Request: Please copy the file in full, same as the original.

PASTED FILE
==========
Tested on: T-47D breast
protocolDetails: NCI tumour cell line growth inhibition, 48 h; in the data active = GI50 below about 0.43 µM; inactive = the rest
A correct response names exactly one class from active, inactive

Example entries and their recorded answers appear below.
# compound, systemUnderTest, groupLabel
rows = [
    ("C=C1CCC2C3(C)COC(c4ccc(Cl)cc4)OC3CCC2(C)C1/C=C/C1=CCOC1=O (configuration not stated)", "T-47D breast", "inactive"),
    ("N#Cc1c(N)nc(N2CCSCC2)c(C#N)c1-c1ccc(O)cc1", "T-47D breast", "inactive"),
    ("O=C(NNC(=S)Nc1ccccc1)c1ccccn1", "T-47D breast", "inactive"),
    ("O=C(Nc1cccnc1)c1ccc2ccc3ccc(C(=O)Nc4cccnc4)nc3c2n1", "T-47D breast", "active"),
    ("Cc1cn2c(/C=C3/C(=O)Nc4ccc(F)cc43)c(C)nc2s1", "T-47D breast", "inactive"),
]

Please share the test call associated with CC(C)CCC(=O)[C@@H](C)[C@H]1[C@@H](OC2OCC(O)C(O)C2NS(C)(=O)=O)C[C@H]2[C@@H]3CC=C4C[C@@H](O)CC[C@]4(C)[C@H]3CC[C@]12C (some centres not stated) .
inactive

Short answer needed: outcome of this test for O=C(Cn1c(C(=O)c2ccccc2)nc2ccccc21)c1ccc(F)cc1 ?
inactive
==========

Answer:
Tested on: T-47D breast
protocolDetails: NCI tumour cell line growth inhibition, 48 h; in the data active = GI50 below about 0.43 µM; inactive = the rest
A correct response names exactly one class from active, inactive

Example entries and their recorded answers appear below.
# compound, systemUnderTest, groupLabel
rows = [
    ("C=C1CCC2C3(C)COC(c4ccc(Cl)cc4)OC3CCC2(C)C1/C=C/C1=CCOC1=O (configuration not stated)", "T-47D breast", "inactive"),
    ("N#Cc1c(N)nc(N2CCSCC2)c(C#N)c1-c1ccc(O)cc1", "T-47D breast", "inactive"),
    ("O=C(NNC(=S)Nc1ccccc1)c1ccccn1", "T-47D breast", "inactive"),
    ("O=C(Nc1cccnc1)c1ccc2ccc3ccc(C(=O)Nc4cccnc4)nc3c2n1", "T-47D breast", "active"),
    ("Cc1cn2c(/C=C3/C(=O)Nc4ccc(F)cc43)c(C)nc2s1", "T-47D breast", "inactive"),
]

Please share the test call associated with CC(C)CCC(=O)[C@@H](C)[C@H]1[C@@H](OC2OCC(O)C(O)C2NS(C)(=O)=O)C[C@H]2[C@@H]3CC=C4C[C@@H](O)CC[C@]4(C)[C@H]3CC[C@]12C (some centres not stated) .
inactive

Short answer needed: outcome of this test for O=C(Cn1c(C(=O)c2ccccc2)nc2ccccc21)c1ccc(F)cc1 ?
inactive